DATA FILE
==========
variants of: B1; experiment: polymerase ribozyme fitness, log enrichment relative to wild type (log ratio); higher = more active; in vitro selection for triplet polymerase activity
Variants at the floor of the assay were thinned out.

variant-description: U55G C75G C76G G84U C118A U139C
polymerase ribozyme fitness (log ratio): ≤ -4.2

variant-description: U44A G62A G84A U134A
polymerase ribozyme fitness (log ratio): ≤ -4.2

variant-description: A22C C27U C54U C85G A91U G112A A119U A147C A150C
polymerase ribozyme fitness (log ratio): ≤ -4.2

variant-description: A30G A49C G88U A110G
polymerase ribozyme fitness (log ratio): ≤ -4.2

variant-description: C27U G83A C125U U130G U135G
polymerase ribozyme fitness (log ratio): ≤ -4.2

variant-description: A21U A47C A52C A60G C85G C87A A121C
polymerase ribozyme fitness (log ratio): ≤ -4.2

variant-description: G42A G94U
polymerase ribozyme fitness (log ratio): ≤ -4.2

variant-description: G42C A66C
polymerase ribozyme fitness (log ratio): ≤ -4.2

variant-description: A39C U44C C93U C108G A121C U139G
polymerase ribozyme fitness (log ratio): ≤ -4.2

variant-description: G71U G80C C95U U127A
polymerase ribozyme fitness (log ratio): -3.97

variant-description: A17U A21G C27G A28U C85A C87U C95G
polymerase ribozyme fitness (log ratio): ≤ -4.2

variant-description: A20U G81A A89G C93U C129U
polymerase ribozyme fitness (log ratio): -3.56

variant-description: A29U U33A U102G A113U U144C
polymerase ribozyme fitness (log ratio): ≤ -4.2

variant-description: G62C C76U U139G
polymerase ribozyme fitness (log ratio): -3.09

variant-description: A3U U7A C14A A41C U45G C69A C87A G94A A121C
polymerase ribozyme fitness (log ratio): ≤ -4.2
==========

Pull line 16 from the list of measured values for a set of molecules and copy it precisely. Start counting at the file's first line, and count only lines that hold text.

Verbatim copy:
polymerase ribozyme fitness (log ratio): ≤ -4.2